I have drunk a beer that costs $3 for a 6-pack of 12 ounce cans. That’s less than a nickel per ounce, and as a comparison, Budweiser runs a shade over a dime an ounce. Class. Eee.
Hermione Hefeweizen and Irving IPA invited me out for Mediterranean food and then over to their house. Post falafel (“Mediterranean hush puppies,” Hermione declared), they realized that they were out of beer at home. The only gettin’ place between the restaurant and their place is a Walgreens.
Your Walgreens may not sell beer at all. It probably operates under the assumption that if you come in for prescription medication, acetaminophen, or a heated argument with the pharmacy tech about how many packages of Sudafed you bought in the last month*, you probably need plenty of clear fluids and nothing that further damages your liver. But lots of Walgreens stores want to give you an opportunity to buy beer and cheap wine, healthy choices be damned.
The Walgreens beer selection is limited, but it includes what appears to be Walgreens’ house brand, Big Flats. This Walgreens had already sold out of its cold Big Flats for the evening. Of the three people standing in the check-out line, we had four tepid Big Flats 6-packs among us. Popular stuff!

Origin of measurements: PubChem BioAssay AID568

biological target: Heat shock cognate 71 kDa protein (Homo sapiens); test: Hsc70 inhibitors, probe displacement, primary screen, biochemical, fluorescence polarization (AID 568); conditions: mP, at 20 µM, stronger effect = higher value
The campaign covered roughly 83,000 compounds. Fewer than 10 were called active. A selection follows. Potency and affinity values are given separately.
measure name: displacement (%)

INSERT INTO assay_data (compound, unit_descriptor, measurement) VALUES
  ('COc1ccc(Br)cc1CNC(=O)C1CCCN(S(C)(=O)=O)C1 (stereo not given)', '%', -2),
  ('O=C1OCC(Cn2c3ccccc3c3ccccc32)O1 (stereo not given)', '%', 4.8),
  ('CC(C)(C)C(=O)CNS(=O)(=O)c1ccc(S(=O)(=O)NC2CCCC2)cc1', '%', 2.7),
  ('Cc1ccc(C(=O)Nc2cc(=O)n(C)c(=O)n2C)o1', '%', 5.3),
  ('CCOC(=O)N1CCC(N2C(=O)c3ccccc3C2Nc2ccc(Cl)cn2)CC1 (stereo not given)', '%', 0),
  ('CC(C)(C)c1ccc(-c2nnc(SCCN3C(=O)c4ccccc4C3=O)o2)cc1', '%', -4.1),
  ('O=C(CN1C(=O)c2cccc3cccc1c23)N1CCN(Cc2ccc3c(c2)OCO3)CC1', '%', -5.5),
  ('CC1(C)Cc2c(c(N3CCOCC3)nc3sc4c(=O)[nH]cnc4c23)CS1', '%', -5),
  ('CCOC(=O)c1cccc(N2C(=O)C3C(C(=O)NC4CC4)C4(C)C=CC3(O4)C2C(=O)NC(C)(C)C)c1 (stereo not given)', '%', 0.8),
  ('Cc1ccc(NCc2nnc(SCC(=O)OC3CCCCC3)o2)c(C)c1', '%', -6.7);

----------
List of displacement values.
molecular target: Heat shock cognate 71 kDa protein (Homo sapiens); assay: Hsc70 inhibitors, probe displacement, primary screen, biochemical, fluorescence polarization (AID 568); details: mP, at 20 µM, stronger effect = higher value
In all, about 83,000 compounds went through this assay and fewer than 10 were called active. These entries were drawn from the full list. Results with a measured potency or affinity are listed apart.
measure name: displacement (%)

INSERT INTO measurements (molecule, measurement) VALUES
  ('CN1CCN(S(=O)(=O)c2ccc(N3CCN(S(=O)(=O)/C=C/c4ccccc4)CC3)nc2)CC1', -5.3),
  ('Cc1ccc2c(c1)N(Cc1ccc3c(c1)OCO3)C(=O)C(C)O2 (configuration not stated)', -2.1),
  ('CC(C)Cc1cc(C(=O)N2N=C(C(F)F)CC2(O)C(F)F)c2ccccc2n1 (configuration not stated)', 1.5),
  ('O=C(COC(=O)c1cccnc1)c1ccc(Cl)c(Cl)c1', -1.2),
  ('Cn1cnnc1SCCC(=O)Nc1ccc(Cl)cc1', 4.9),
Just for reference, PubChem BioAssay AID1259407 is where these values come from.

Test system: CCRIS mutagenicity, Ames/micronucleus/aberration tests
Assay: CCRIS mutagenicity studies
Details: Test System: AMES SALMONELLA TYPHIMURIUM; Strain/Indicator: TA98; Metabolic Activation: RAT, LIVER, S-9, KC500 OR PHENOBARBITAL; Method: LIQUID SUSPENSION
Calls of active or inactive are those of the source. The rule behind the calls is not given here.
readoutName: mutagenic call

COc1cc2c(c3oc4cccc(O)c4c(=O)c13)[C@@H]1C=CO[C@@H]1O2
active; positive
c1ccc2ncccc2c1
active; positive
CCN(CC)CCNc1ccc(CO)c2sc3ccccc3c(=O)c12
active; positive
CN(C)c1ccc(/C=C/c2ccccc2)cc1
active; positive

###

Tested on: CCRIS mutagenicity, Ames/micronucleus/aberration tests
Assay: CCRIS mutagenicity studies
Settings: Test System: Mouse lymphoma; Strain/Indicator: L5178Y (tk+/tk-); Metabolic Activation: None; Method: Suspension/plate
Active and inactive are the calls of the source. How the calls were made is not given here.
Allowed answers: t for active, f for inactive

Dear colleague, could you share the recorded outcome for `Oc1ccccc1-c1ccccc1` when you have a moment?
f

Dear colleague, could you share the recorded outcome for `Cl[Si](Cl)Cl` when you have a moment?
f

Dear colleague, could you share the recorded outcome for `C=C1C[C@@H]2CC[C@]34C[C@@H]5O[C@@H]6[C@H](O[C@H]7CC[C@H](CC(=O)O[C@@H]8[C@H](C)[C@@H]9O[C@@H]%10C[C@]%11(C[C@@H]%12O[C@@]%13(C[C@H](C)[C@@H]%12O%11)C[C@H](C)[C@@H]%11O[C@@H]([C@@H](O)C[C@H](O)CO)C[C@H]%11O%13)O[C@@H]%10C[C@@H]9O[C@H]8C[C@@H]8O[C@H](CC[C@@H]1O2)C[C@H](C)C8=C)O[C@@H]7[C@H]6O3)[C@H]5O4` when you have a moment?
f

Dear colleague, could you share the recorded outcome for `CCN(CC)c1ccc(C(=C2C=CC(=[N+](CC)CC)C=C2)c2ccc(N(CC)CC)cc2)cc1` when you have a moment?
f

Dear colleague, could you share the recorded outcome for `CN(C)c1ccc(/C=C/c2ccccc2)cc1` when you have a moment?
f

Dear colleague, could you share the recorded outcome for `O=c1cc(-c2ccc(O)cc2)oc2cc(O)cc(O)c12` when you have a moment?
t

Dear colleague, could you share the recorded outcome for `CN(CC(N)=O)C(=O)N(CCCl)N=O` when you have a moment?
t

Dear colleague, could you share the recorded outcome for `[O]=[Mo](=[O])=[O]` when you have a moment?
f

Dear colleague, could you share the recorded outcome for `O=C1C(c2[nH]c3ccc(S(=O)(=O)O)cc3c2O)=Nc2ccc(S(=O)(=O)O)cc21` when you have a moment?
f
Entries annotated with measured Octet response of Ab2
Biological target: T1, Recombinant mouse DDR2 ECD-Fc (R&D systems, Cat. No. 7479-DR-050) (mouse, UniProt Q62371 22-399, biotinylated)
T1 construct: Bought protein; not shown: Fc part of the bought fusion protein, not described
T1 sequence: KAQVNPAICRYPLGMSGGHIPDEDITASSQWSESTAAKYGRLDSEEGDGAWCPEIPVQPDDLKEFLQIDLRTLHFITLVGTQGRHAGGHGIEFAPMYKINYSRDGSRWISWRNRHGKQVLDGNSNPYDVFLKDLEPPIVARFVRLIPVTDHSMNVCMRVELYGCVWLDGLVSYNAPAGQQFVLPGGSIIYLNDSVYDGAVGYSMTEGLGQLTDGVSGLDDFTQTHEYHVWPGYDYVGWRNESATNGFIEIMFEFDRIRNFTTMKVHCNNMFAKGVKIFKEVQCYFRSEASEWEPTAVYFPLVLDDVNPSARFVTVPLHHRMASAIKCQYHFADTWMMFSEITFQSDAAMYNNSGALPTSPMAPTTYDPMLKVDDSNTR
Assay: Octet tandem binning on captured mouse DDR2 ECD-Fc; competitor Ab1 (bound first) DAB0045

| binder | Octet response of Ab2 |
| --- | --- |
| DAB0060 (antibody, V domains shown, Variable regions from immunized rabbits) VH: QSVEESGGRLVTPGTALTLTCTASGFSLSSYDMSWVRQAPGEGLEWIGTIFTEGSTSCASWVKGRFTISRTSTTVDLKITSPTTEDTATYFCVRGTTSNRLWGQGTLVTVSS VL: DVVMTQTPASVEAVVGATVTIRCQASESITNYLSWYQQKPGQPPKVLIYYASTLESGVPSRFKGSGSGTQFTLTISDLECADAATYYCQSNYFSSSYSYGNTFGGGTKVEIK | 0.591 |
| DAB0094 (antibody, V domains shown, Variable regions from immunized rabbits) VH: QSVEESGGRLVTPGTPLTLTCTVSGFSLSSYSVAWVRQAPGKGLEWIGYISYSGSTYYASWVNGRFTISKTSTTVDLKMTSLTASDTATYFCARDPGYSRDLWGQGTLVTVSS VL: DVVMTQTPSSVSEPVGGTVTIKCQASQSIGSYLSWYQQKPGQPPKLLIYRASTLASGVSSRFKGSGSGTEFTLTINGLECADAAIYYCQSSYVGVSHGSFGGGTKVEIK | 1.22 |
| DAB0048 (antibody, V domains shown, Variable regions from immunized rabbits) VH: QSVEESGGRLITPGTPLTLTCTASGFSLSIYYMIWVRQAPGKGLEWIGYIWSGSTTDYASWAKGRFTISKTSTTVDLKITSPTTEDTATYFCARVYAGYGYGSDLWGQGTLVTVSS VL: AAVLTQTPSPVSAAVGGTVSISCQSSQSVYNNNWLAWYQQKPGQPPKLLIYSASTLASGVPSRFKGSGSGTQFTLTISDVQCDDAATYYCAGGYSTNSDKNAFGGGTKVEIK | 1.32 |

(“Shouldn’t that wheel be connected to something, like a mill, and not just rolling free down the river?” asks Irving IPA.)
After the cans spent some time in the freezer, Hermione and Irving took big swigs of their Big Flats. They swiftly and simultaneously had the same reaction: “This is lake beer!” Irving’s family has a lovely cabin at Pickwick, the lake that, along with dirt-cheap hydroelectric power, resulted from the New Deal-era damming of the Tennessee River. Irving and Hermione have spent many happy weekends marinating in summer lake water with cans of low-ABV suds floating nearby in foam koozies.
I wish I could report such a warm reaction. Big Flats isn’t a bad beer, but it’s about as flavorful as an unsalted cracker. I don’t think I’ll ask for it again unless I encounter mitigating circumstances, like the possibility of drifting beside a party barge parked at a sandbar in July.
*If you are that guy, get thee to rehab. Or an allergist, depending.